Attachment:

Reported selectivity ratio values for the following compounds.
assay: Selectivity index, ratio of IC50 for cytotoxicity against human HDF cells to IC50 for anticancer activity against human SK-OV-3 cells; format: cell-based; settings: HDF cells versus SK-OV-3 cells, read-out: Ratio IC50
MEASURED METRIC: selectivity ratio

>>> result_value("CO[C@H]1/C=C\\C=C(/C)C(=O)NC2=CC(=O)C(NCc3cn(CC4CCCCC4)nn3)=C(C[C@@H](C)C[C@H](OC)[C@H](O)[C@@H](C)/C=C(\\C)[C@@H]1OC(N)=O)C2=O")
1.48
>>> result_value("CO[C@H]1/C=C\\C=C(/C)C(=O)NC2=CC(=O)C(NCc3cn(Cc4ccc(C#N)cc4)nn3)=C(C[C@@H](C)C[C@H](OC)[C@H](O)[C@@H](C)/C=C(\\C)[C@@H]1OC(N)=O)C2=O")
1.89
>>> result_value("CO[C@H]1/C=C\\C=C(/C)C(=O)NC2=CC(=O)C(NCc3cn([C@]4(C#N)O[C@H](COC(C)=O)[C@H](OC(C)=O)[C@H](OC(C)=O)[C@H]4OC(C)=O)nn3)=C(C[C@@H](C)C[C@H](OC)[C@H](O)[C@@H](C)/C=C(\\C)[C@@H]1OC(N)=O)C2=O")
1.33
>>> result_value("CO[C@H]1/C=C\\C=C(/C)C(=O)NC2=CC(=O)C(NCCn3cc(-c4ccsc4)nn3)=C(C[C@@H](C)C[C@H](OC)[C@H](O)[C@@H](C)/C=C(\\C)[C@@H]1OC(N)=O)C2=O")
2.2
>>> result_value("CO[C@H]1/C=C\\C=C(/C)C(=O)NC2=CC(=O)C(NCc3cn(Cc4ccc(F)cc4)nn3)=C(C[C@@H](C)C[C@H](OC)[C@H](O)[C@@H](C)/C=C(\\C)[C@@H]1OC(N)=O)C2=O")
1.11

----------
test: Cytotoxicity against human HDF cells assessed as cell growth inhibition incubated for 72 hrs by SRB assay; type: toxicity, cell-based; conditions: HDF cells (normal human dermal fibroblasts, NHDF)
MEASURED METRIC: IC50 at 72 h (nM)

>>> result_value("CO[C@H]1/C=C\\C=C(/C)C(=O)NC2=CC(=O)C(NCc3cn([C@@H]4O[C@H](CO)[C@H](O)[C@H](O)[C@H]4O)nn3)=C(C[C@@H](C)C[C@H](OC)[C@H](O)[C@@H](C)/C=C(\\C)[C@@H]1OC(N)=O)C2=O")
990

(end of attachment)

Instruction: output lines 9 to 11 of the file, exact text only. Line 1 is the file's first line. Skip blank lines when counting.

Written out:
1.33
>>> result_value("CO[C@H]1/C=C\\C=C(/C)C(=O)NC2=CC(=O)C(NCCn3cc(-c4ccsc4)nn3)=C(C[C@@H](C)C[C@H](OC)[C@H](O)[C@@H](C)/C=C(\\C)[C@@H]1OC(N)=O)C2=O")
2.2